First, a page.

The blog on my previous website, RRontheroad.com, was primarily a log of travel stories—and my warmest thanks to all of you who followed my travels for years while I lived abroad. It’s a good way to start this one.
My son, Adam, does ocean research and has been stationed for two or three years in various interesting small cities along the United States coasts. Planning my first visit to see him and Kristin, his partner, at his new post on the Mississippi gulf, we talked about what there is to do there. Mardi Gras! We dipped our toes into three festivals: Ocean Springs, Mississippi; the historic Mobile, Alabama version (first in the U.S.); and, of course, classic New Orleans. Everyone in the area had a four-day weekend; it’s the biggest holiday of the year.
Celebrations of imagination, creation, color, teamwork, and song! At each fete, trucks pulled floats, structures manned with bead and trinket throwers, alternating with uniformed marching bands and costumed dancers. The simplest, in Ocean Springs, on Friday evening, was a nod to the local: decorated and painted vehicles blaring popular music along the short street lined with hip shops. A rowdy group of young men waved two huge declarations of their identity and affiliation, a confederate flag and a Trump flag, our only brush with pointed politics in the parades.
Mobile on Saturday turned out to be a good choice. Sunday’s festival in Mobile was themed in honor of the originator of Mardi Gras, Joe Cain, who dressed to ridicule Native Americans and honor Confederates, we learned. But Mobile was a welcoming city—downtown Dauphin Street with its sidewalk tables and bars, friendly fellow parade-watching families, and the best of the floats we saw all weekend. The parades started at noon and lasted into the dark of night. Our destination “krewe,” the Mystics of Time, included fantastical dragons, Dr Who’s Tardis, Father Time, and more characters and constructions than I could identify.
While driving to New Orleans, Kristin observed that Louisiana is shaped like a boot.
“That’s because it’s got soul,” Adam quipped.
New Orleans, on Sunday, was, for us, more of an exploration of the city neighborhoods than just parade watching. Artists in the park, boats and bridges along the mighty Mississippi River, luscious oysters and creamy cheesy creole dishes, flashy boa-ed outfits and painted faces, brassy jazz bands on the march, shiny beads hurled from ornate wrought-iron balconies, the frenzy of the French Quarter and Bourbon Street, and a mass of crowds to wade through on the parade routes. A woman was crushed the day before when she tripped trying to cross between tethered floats; a high school trumpeter stumbled on a barricade in front of us and Adam saw him careen head-first into the metal fence. (He was unconscious for a short time; a nurse appeared from the crowd and a policeman was summoned; and then he appeared to recover and was escorted off the road by emergency medical attendants.)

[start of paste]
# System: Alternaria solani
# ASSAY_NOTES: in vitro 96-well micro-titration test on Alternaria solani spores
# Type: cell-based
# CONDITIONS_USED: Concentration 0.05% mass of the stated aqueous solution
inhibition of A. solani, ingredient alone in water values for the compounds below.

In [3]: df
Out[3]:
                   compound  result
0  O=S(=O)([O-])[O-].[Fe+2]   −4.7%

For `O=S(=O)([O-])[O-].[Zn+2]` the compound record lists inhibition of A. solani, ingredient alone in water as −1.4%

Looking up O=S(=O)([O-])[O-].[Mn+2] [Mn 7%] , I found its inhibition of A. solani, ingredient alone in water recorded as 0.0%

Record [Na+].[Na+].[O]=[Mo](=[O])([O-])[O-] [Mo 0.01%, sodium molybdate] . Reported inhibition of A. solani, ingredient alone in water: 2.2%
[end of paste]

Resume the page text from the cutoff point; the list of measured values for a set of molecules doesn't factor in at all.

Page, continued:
Back in Biloxi, laden with piles of beads, we waited out the Monday rains. Kristin announced she would bring beads to the community college where she teaches to give to students. On Mardi, the actual Tuesday, we skipped the festivities, hiking instead winding trails at the Mississippi Sand Hill Crane Reserve. The endangered birds, a variation of the long-migrating cranes, live in the wild open lands of the reserve year-round.
Mardi Gras in the U.S. is very different from the Caribbean and South American Carnival. In 2006, Adam and I were invited to join Carnival in Trinidad, reputedly second only to Rio, by a New York couple, a cousin of mine whose girlfriend was from Port of Spain, the capital. That time we were active participants. Soca music, derived from soul and calypso, is to Trinidad as reggae is to Jamaica, and its dance beat permeated the three-day festival. Instead of being dominated by floats, each “band” had its own costumes each day and danced, “chipping” to soca, in the streets across the city. A steel drum competition with 100-person ensembles kicked off the first night. We were the chocolate band before sunrise the first morning, painted with watery cocoa, as bands threw colors on roaming groups. On the last day, our costume looked Las Vegas showgirl-y, and no, I don’t have a picture of myself in that getup. Fantastic, colorful and imaginative, fanciful or fearful kings and queens of the Carnival appeared as flamboyant peacocks displaying their finery. Two hours of sleep each night, glugging caffeine from cola trucks that rolled by every few hours. Legs sore, sunburned, but wonderful!
More photos for Mardi Gras